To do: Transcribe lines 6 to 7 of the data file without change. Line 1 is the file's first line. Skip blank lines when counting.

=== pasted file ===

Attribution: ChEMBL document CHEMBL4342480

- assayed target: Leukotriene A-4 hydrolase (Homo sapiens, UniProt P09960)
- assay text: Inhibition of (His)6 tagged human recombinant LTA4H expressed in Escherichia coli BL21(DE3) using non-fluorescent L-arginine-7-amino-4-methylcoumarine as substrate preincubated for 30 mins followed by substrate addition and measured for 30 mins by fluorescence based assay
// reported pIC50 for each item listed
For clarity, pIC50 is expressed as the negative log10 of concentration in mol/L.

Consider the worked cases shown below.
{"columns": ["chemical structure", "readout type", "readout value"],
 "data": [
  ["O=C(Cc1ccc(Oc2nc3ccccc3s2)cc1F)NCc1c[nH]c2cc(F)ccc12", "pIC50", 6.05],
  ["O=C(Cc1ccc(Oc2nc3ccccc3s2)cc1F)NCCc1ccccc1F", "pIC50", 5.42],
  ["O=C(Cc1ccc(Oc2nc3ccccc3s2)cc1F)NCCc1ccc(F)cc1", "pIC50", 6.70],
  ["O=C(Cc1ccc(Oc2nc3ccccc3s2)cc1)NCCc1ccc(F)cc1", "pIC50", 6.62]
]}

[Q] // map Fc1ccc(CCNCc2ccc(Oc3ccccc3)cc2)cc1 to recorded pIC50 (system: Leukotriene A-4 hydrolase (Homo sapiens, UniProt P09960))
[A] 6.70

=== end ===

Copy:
Consider the worked cases shown below.
{"columns": ["chemical structure", "readout type", "readout value"],